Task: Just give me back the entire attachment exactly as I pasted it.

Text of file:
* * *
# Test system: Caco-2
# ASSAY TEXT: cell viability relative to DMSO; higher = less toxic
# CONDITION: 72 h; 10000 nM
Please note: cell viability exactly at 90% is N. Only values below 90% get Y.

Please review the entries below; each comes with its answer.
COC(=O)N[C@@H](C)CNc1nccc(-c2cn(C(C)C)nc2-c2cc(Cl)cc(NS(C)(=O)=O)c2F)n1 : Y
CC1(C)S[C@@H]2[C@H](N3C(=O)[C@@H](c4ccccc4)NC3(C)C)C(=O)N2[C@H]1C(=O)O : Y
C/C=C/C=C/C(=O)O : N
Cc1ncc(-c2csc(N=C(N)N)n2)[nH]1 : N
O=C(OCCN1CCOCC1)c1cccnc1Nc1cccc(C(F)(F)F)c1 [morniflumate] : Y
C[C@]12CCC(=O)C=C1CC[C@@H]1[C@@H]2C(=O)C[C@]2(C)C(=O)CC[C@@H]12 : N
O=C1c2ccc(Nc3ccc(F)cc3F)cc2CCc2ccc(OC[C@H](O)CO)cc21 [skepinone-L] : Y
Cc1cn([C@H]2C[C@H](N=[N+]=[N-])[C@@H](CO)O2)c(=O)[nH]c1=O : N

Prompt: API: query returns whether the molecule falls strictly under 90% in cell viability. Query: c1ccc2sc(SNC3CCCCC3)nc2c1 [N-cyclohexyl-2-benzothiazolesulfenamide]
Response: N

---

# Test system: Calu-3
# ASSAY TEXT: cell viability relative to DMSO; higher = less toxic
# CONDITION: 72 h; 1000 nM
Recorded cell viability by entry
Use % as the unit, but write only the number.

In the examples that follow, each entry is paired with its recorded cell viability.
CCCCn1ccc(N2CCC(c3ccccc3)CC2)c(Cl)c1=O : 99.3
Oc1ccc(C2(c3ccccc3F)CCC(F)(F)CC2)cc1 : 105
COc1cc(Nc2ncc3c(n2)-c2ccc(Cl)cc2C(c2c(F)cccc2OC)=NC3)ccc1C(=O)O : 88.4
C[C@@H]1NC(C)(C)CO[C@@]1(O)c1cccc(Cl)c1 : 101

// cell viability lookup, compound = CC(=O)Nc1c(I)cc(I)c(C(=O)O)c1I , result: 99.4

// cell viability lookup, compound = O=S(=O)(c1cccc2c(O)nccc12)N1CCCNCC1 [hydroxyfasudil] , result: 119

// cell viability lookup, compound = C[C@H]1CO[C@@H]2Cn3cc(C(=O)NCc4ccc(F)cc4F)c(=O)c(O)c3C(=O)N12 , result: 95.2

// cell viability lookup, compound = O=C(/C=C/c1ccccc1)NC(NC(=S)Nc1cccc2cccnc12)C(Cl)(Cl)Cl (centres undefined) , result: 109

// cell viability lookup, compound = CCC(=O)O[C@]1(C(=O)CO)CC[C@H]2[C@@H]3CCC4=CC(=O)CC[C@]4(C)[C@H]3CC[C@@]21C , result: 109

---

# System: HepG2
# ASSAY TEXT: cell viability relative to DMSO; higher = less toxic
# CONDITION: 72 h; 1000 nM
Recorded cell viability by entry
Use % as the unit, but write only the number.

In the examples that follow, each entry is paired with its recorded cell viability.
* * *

# Test system: Caco-2
# ASSAY TEXT: cell viability relative to DMSO; higher = less toxic
# CONDITION: 72 h; 10000 nM
Please note: cell viability exactly at 90% is N. Only values below 90% get Y.

Please review the entries below; each comes with its answer.
COC(=O)N[C@@H](C)CNc1nccc(-c2cn(C(C)C)nc2-c2cc(Cl)cc(NS(C)(=O)=O)c2F)n1 : Y
CC1(C)S[C@@H]2[C@H](N3C(=O)[C@@H](c4ccccc4)NC3(C)C)C(=O)N2[C@H]1C(=O)O : Y
C/C=C/C=C/C(=O)O : N
Cc1ncc(-c2csc(N=C(N)N)n2)[nH]1 : N
O=C(OCCN1CCOCC1)c1cccnc1Nc1cccc(C(F)(F)F)c1 [morniflumate] : Y
C[C@]12CCC(=O)C=C1CC[C@@H]1[C@@H]2C(=O)C[C@]2(C)C(=O)CC[C@@H]12 : N
O=C1c2ccc(Nc3ccc(F)cc3F)cc2CCc2ccc(OC[C@H](O)CO)cc21 [skepinone-L] : Y
Cc1cn([C@H]2C[C@H](N=[N+]=[N-])[C@@H](CO)O2)c(=O)[nH]c1=O : N

Prompt: API: query returns whether the molecule falls strictly under 90% in cell viability. Query: c1ccc2sc(SNC3CCCCC3)nc2c1 [N-cyclohexyl-2-benzothiazolesulfenamide]
Response: N

---

# Test system: Calu-3
# ASSAY TEXT: cell viability relative to DMSO; higher = less toxic
# CONDITION: 72 h; 1000 nM
Recorded cell viability by entry
Use % as the unit, but write only the number.

In the examples that follow, each entry is paired with its recorded cell viability.
CCCCn1ccc(N2CCC(c3ccccc3)CC2)c(Cl)c1=O : 99.3
Oc1ccc(C2(c3ccccc3F)CCC(F)(F)CC2)cc1 : 105
COc1cc(Nc2ncc3c(n2)-c2ccc(Cl)cc2C(c2c(F)cccc2OC)=NC3)ccc1C(=O)O : 88.4
C[C@@H]1NC(C)(C)CO[C@@]1(O)c1cccc(Cl)c1 : 101

// cell viability lookup, compound = CC(=O)Nc1c(I)cc(I)c(C(=O)O)c1I , result: 99.4

// cell viability lookup, compound = O=S(=O)(c1cccc2c(O)nccc12)N1CCCNCC1 [hydroxyfasudil] , result: 119

// cell viability lookup, compound = C[C@H]1CO[C@@H]2Cn3cc(C(=O)NCc4ccc(F)cc4F)c(=O)c(O)c3C(=O)N12 , result: 95.2

// cell viability lookup, compound = O=C(/C=C/c1ccccc1)NC(NC(=S)Nc1cccc2cccnc12)C(Cl)(Cl)Cl (centres undefined) , result: 109

// cell viability lookup, compound = CCC(=O)O[C@]1(C(=O)CO)CC[C@H]2[C@@H]3CCC4=CC(=O)CC[C@]4(C)[C@H]3CC[C@@]21C , result: 109

---

# System: HepG2
# ASSAY TEXT: cell viability relative to DMSO; higher = less toxic
# CONDITION: 72 h; 1000 nM
Recorded cell viability by entry
Use % as the unit, but write only the number.

In the examples that follow, each entry is paired with its recorded cell viability.